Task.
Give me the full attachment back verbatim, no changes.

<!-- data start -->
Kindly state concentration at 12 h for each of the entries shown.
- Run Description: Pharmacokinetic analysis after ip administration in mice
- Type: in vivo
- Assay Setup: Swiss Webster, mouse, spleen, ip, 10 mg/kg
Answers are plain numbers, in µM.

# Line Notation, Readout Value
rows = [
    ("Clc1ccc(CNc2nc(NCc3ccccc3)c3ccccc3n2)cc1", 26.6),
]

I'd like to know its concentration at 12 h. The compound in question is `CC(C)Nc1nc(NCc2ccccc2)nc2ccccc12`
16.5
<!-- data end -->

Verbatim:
Kindly state concentration at 12 h for each of the entries shown.
- Run Description: Pharmacokinetic analysis after ip administration in mice
- Type: in vivo
- Assay Setup: Swiss Webster, mouse, spleen, ip, 10 mg/kg
Answers are plain numbers, in µM.

# Line Notation, Readout Value
rows = [
    ("Clc1ccc(CNc2nc(NCc3ccccc3)c3ccccc3n2)cc1", 26.6),
]

I'd like to know its concentration at 12 h. The compound in question is `CC(C)Nc1nc(NCc2ccccc2)nc2ccccc12`
16.5